Web Profits Blog

When Does PageRank Matter?

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As much as I would like to ignore Google PageRank altogether, it is still relevant when building inbound links.  When looking at external links there are essentially two factors to consider; the first is relevance, the second is PageRank. Those two factors combined are what build your website’s reputation for a given keyword or topic. So while your own website’s PageRank is not an accurate indication of where you will rank for a specific keyword phrase, the PageRank of your inbound links does matter.

Which Links Matter?

Building links from highly relevant high PageRank websites is the ultimate goal for any SEO campaign.  Achieving that goal is how you can build your perceived authority (or reputation) for a target keyword.  If you are getting links from high-value, relevant websites then Google sees that as a good indication that you are a reputable source for that keyword.

For example, let’s say you receive an inbound link from two websites that are both highly relevant to your web page.  But let’s say hypothetically that one has a PR2 and one has a PR4. Bearing in mind that they are both equally relevant for the purpose of this example, the PR4 link is going to be worth far more to ranking for the target keyword used.  The PR4 site is itself a more reputable source and so Google will give more weight to that link than the PR2 site, which has a lower authority.

Getting a whole bunch of these higher value links is the ideal scenario for building your authority online.  However, this is where many people get confused.  It is not enough to simply target high PageRank links – even more so since the launch of Google Panda.  Yes, a PR8 link from anyone would be awesome for your rankings but a PR8 link from a relevant website will be many, many times better.

Building Authority

Think of it like this: when you read a journal article or a textbook, there is a large list of references used in its preparation. Being referenced in this way is an indication that the source is considered to provide reliable and relevant information by the author. Useful and reputable sources will be referenced in multiple journal articles and textbooks.  Furthermore, being referenced by an already well-known or reputable author would provide even more creditability to those references.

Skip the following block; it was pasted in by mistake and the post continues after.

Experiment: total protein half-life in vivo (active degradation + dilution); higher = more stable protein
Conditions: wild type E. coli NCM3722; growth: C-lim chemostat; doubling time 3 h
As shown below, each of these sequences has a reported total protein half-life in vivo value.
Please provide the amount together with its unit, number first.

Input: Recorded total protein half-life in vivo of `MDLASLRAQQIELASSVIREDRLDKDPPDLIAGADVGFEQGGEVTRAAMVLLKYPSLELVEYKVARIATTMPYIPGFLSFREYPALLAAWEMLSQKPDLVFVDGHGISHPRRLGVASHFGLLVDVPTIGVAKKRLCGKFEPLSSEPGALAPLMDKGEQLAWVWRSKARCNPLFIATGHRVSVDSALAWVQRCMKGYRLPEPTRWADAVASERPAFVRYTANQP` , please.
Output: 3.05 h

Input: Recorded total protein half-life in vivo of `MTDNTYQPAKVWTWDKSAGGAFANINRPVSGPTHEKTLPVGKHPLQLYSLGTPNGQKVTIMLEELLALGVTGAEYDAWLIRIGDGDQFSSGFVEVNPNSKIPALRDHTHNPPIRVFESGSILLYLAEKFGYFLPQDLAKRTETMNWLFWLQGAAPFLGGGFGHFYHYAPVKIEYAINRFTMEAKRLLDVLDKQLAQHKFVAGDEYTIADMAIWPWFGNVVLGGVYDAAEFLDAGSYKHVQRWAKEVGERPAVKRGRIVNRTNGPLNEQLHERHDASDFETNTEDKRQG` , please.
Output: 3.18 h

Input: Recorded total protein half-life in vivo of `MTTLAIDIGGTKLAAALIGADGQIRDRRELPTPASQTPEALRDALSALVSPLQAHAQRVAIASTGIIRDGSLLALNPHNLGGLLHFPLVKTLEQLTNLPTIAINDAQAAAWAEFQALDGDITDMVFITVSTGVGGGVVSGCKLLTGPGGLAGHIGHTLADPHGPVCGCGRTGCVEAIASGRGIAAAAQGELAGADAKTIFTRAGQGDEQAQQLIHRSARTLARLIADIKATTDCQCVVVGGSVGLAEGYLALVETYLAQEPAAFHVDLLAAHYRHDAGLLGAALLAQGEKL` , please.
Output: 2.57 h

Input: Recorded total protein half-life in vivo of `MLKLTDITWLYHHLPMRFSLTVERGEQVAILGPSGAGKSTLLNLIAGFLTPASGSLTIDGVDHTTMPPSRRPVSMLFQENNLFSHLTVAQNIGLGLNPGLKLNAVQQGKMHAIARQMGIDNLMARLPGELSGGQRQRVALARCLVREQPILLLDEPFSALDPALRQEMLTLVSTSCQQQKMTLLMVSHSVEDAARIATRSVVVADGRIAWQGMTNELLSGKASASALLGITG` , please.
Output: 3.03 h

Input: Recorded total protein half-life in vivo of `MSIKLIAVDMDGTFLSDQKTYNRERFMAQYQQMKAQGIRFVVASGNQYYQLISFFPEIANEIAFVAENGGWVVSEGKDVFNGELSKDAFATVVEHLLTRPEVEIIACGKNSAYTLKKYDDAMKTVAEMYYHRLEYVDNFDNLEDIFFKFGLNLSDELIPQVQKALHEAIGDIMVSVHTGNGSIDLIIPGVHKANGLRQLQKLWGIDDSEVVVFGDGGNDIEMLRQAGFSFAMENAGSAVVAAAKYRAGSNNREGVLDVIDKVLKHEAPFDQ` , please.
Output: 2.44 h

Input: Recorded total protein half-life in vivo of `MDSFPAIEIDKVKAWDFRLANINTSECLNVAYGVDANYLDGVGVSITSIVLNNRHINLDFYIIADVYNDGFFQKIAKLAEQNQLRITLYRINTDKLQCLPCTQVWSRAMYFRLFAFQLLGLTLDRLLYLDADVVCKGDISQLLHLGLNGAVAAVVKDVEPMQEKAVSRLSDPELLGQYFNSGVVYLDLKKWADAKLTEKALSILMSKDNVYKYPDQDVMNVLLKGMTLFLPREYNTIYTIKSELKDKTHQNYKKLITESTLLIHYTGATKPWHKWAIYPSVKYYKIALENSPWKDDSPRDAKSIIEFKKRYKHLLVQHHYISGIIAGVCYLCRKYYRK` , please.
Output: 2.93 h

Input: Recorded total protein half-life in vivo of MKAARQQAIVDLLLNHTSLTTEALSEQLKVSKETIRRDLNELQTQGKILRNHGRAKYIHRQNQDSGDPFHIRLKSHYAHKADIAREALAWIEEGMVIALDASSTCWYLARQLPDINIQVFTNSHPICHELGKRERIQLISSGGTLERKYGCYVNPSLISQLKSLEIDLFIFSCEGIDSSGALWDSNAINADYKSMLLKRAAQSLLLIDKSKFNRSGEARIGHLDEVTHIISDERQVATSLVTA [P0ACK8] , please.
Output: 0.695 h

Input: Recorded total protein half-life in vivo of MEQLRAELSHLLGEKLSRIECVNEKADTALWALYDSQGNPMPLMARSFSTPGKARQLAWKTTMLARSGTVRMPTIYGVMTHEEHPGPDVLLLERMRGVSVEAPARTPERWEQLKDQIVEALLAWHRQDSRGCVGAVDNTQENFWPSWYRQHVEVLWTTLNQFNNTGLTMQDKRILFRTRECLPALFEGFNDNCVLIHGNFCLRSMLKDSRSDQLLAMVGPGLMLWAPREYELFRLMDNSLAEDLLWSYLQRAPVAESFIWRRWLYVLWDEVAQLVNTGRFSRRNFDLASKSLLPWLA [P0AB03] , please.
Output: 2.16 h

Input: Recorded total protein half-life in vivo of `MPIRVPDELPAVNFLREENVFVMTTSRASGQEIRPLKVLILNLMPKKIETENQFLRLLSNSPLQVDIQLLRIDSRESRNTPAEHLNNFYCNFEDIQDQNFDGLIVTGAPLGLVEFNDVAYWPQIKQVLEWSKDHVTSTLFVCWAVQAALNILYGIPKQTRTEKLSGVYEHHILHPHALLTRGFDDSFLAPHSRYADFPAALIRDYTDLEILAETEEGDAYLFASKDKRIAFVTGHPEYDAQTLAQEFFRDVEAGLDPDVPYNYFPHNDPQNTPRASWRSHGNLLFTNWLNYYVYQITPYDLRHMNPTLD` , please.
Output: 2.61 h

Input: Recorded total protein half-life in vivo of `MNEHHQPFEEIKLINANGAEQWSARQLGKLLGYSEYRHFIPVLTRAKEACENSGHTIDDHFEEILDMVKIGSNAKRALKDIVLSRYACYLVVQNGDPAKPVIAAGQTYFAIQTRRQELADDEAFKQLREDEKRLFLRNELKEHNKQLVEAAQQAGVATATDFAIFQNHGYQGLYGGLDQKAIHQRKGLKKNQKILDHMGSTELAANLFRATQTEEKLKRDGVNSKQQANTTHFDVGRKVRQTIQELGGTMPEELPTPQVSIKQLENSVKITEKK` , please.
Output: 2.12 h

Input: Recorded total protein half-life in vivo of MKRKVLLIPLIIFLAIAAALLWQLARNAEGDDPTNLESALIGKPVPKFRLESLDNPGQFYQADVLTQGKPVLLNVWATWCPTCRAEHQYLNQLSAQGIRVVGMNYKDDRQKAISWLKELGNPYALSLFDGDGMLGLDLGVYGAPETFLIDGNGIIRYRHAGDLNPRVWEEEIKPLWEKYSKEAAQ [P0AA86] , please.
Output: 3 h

The PageRank algorithm works much in the same way. Imagine the textbooks are websites and the references are links.  If you are “referenced” (linked to) by a reputable source then that indicates you too are credible.

Taking it further, if you were actually cited within the body of content, that would be an even stronger indication that you were a reputable source on the topic. It would provide even more credibility on the topic for which you are being cited than simply appearing in the Reference list at the end of the document. In the same way, Google considers a contextual link to be worth more than a standard inbound link and this is how it ties into relevance.

Relevance Is King

Now consider this, if you were looking for more sources on say psychology as an example, would you look in a textbook about ancient history or would you look in another textbook or article about psychology? Which would you consider to be more trustworthy on the topic?

Being referenced in a textbook that is on a similar topic is a better indication of authority than in an unrelated source.  This same relevance value is considered very highly by Google.

For example, let’s say you have a website about accommodation and receive an inbound link from two websites that both have PR4.  But let’s say hypothetically that one is about travel and one is about pharmaceuticals.  In this case, both inbound links are going to add the same value to your website’s PageRank, but the link from the site about travel is going to give you a much higher boost in rankings for your target ‘accommodation’ related keywords.